Juliette Binoche (“The English Patient”) and Vincent Lindon (“Titane”) who starred for the first time together in Claire Denis’s “Both Sides of the Blade” said the experience was emotionally draining at the Berlinale press conference.
The highly anticipated film, which was acquired by IFC Films ahead of the festival, is world premiering in competition on Saturday evening. Binoche had strong words to describe her experience filming the movie which revolves around a tumultuous love relationship disintegrating.
“It was very difficult to do these scenes, they worked us more than we worked them, and they even ate us up inside, but we did with courage, with fury,” said Binoche, referring to the title of the book, “Avec amour et acharnement” by Christine Angot, who co-wrote the script with Denis.
Binoche said the film depicts a “rollercoaster of emotions” and the “visceral” attachment one can have for a lover and how it can “tear you appart” when you go through this heartache. “I think we’ve been brave to make this film because the subject is extremely difficult and I think it’s changed us, we didn’t come out of it unscathed,” said the actor.
Lindon, who recently starred in Julia Ducournau’s Palme d’Or winning “Titane,” concurred, said that he agreed with everything Binoche had just said and added that the film was primarily about passion. “I’m more interested in passion than in love. When you have someone under your skin (…) and when you start feeling that this person is drifting away from you, it’s so terrible, you could do anything to keep that person close to you,” said the actor.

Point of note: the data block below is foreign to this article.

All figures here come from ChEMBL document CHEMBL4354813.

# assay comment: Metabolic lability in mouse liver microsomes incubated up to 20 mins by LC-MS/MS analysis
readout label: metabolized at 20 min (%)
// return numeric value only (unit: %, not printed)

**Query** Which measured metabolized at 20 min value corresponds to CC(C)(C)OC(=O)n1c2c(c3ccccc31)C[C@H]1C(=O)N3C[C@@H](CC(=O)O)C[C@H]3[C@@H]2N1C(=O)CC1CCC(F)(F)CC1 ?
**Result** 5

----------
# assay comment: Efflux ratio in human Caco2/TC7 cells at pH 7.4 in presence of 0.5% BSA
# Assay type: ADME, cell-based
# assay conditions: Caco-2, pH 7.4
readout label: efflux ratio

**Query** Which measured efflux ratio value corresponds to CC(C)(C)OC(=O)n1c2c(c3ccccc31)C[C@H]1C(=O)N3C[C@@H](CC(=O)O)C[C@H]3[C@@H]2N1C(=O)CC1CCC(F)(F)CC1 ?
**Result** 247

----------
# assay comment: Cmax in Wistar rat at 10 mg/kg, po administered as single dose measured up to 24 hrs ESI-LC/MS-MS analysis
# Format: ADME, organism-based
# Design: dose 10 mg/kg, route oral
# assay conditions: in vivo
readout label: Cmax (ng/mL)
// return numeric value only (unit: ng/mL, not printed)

Produced by Olivier Delbosc at Curiosa Films, the movie has been described by some people who have seen it as being in the same veins as Denis’s “Let The Sunshine In,” which played at Directors’ Fortnight in 2027 and also starred Binoche.
Denis said the film was written and shot during the thick of the pandemic when Paris was on lockdown, which is why it shows people wearing masks. We shot while we were on lockdown and I couldn’t myself asking people in the subway in Paris to take off (their masks) or replace them by extras; I thought, well, this is the present, and the present looks like this,” said Denis. She added that the experience of making a film together during those lonely months of lockdown brought them together in some ways.